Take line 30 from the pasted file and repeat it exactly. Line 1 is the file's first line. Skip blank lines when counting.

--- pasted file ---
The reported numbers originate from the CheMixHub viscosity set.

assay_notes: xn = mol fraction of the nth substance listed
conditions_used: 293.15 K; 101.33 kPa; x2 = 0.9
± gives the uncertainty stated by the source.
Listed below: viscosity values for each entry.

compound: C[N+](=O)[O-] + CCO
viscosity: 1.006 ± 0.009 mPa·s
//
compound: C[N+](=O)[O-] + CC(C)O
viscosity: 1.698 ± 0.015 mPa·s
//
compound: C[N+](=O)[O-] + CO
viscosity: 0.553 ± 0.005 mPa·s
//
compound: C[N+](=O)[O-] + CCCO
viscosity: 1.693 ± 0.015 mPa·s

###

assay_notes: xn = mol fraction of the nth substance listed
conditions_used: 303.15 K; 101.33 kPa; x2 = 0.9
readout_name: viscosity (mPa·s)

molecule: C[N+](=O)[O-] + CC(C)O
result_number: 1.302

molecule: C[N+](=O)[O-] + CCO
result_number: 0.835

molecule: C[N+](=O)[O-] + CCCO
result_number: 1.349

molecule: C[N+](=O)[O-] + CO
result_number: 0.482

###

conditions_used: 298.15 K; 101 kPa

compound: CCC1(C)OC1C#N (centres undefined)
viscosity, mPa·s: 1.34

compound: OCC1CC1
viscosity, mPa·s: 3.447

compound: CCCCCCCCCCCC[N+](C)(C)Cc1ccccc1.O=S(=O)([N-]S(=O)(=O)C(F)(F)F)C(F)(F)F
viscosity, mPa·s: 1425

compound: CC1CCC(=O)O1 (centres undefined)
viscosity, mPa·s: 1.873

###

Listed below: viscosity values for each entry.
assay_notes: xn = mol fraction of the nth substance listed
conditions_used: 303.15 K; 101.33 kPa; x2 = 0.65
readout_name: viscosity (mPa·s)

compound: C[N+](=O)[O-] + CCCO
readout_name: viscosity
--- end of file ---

conditions_used: 298.15 K; 101 kPa